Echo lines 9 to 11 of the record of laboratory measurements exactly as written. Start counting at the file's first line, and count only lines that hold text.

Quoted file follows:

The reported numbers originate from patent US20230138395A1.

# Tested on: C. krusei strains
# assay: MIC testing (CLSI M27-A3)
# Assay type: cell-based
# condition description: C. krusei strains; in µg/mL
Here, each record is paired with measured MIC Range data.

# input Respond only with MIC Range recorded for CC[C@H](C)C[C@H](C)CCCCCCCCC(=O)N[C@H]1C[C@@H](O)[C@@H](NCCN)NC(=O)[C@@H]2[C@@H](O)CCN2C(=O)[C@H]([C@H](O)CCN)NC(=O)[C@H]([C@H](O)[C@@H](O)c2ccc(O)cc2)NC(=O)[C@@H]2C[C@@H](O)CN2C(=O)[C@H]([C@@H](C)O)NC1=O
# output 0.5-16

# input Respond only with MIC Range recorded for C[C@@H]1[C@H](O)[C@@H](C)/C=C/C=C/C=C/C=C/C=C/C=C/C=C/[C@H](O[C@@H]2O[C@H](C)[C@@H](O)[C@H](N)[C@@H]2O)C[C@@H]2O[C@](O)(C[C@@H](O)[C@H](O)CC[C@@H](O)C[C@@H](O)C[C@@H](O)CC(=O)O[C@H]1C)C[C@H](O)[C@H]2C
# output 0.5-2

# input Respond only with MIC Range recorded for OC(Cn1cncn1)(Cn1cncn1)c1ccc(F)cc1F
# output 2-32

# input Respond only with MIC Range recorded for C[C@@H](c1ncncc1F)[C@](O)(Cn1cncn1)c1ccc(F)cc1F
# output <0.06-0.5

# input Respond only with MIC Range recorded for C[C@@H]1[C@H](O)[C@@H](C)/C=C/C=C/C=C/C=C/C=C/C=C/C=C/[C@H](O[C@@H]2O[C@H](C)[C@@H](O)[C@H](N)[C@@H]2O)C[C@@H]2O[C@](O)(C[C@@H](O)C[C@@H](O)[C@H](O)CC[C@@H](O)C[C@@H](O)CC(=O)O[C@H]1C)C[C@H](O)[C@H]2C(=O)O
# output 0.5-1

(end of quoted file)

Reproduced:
# input Respond only with MIC Range recorded for C[C@@H]1[C@H](O)[C@@H](C)/C=C/C=C/C=C/C=C/C=C/C=C/C=C/[C@H](O[C@@H]2O[C@H](C)[C@@H](O)[C@H](N)[C@@H]2O)C[C@@H]2O[C@](O)(C[C@@H](O)[C@H](O)CC[C@@H](O)C[C@@H](O)C[C@@H](O)CC(=O)O[C@H]1C)C[C@H](O)[C@H]2C
# output 0.5-2

# input Respond only with MIC Range recorded for OC(Cn1cncn1)(Cn1cncn1)c1ccc(F)cc1F